A fresh perspective on divorce, spousal support, child support, parenting after separation and everything family law

Divorce: how much are the Vancouver Canucks worth?

The answer is – we may never find out.

As reported by Neal Hall in the Vancouver Sun:

Vancouver Canucks owner Francesco Aquilini has filed an application in court to keep the team’s financial information private during his divorce case.

A little background…

Francesco Aquilini is involved in divorce proceedings with his wife, Taliah Aquilini, in a Supreme Court of British Columbia file opened on February 22, 2012.

The Aquilini family has substantial assets, including an ownership interest in the Vancouver Canucks.  The team was valued at $300 million dollars by Forbes (calculated in November 2011).

Of course a valuation in Forbes is not adequate information to rely upon in dividing family assets upon marital breakdown.

What documents and information can I get about family assets in my divorce proceedings?

In divorce proceedings, a spouse is entitled to substantial financial disclosure – far more financial information than an estimate of value from Forbes.

A spouse is entitled to a Financial Statement, in Form F8 – which is a sworn statement setting out the income, assets and liabilities of the the other spouse, along with supporting documentation (such as tax returns and property assessments).

A spouse can also employ the Supreme Court Family Rules to gain more in depth access to information regarding both family assets, and other assets of the spouse.

Some of the methods to get financial information in a divorce proceeding include (but are not limited to):

  • Examinations for discovery;
  • Demands for production of documents (including demanding documents directly from the corporation/ business in which the spouse has an interest);
  • Examination and inspection of documents;
  • Discovery by interrogatories;
  • Examination of witnesses; and
  • Expert reports on financial issues.
You wrote in a previous blog that divorce files are only accessible to specific people…why does Francesco Aquilini need a further court order?

Divorce files are generally only accessible by the spouses and their respective legal counsel.

However, court proceedings are usually opened to the public, and court decisions are also made public.

Pursuant to Rule 5-1 of the Supreme Court Family Rules, the Supreme Court of British Columbia can make an order sealing financial information, if:

 the court considers that public disclosure of any information filed under this rule would be a hardship on the person in respect of whom the information is filed

Court documents, filed in the above noted application, set out:

One very prominent business owned by the Aquilini family is the Vancouver Canucks. Serious harm would flow to that business if its financial information were made publicly available.

The application brought by Mr. Aquilini should be heard in the Supreme Court of British Columbia (Vancouver Registry) on Tuesday, June 12, 2012, according to NBC Sports.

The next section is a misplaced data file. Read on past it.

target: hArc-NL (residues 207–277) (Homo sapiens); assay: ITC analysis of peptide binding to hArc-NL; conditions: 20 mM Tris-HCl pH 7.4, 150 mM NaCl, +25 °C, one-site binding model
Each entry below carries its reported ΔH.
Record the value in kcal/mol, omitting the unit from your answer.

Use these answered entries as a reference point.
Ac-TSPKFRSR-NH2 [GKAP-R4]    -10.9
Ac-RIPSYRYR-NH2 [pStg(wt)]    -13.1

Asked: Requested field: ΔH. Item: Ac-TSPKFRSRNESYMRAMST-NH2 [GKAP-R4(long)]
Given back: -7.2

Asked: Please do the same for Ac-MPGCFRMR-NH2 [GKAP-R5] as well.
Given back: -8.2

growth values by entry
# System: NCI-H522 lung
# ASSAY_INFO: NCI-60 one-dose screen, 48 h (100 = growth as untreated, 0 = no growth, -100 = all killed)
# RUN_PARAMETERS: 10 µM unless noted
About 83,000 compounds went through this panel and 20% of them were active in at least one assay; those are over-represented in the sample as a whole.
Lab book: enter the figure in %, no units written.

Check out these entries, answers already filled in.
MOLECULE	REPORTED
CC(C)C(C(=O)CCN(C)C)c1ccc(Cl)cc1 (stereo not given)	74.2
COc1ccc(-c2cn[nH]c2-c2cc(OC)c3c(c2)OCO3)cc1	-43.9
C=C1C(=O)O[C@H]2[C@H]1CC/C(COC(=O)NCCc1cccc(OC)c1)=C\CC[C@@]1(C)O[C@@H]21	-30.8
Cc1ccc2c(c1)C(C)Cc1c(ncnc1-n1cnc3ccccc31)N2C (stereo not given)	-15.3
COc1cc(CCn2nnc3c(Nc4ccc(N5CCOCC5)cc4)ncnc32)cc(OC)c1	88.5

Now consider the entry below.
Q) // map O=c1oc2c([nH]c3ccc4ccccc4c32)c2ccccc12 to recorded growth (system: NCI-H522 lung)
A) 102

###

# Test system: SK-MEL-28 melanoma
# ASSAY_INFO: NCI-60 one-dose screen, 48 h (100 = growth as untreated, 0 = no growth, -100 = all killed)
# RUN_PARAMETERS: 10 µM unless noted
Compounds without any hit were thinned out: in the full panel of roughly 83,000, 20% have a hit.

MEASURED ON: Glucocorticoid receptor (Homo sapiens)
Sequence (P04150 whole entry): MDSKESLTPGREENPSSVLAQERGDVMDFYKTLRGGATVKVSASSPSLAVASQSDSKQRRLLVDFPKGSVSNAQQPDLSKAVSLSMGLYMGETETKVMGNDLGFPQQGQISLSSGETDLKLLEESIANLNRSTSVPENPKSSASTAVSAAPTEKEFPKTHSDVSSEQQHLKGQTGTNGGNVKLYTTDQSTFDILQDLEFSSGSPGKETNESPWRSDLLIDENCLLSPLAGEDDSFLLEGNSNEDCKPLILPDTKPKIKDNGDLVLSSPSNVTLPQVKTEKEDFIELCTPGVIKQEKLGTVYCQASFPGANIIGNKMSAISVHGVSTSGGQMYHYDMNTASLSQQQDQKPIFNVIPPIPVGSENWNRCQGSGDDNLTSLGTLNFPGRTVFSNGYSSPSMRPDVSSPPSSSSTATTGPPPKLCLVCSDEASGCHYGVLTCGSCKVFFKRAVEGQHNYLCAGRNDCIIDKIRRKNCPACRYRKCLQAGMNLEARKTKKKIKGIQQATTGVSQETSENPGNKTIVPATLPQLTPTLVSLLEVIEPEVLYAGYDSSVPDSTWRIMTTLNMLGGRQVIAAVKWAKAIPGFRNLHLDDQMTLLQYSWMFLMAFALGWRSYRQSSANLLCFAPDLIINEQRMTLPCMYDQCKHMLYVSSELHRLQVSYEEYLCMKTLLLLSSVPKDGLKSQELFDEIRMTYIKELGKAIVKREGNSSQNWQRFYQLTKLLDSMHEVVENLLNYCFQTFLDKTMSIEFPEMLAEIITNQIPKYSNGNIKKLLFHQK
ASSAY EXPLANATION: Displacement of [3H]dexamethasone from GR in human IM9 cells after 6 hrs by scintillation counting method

NOTE – If you need to find a courtroom or hearing time, daily lists can be found on Court Services Online.

Divorce: why don’t my papers look like Kobe Bryant’s?

Q: What are my divorce documents going to look like?  Why do they look nothing like the documents I see online or on TV?

A: Recently, copies of celebrity divorce documents have showed up on the internet for anyone to view. For example, Kobe Bryant’s wife filed for divorce and the papers were published on popular websites for the public to view.

The reason that the documents look different from that of Kobe Bryant or Arnold Shwarzenegger is because divorce documents look different in each jurisdiction.

Why didn't I get served with something that looks more like this???

In British Columbia, a claim for divorce (formally called a Notice of Family Claim) generally looks like this .  It will be filled out by either you or your lawyer and customized to meet your personal circumstances.

Q: Do I have to worry that everyone can see my divorce documents on TMZ.com…or CNN?

Generally, no.  In British Columbia only certain people can access divorce documents.  It is set out in the Supreme Court Family Rules (Rule 22-8) that only certain people can search a registry file in British Columbia unless the court orders otherwise – the parties, a person authorized by a party or party’s lawyer or a lawyer.

However, the fact that the court does not release your documents to the general public does not preclude your ex-spouse (or soon to be ex-spouse) from sharing them.   It is best to keep your court documents private and only disclose documents if your lawyer advises you to.

In certain jurisdictions, such as in Alberta, anyone can access a family law file if they make the appropriate request to the courts.  Again, it is important to note that things will be different in each province and country so what may be the case for you in British Columbia might not be the same for your sister in Alberta or your uncle in California.

Also, it is important to note court proceedings  are generally open to the public in British Columbia and court decisions are available online.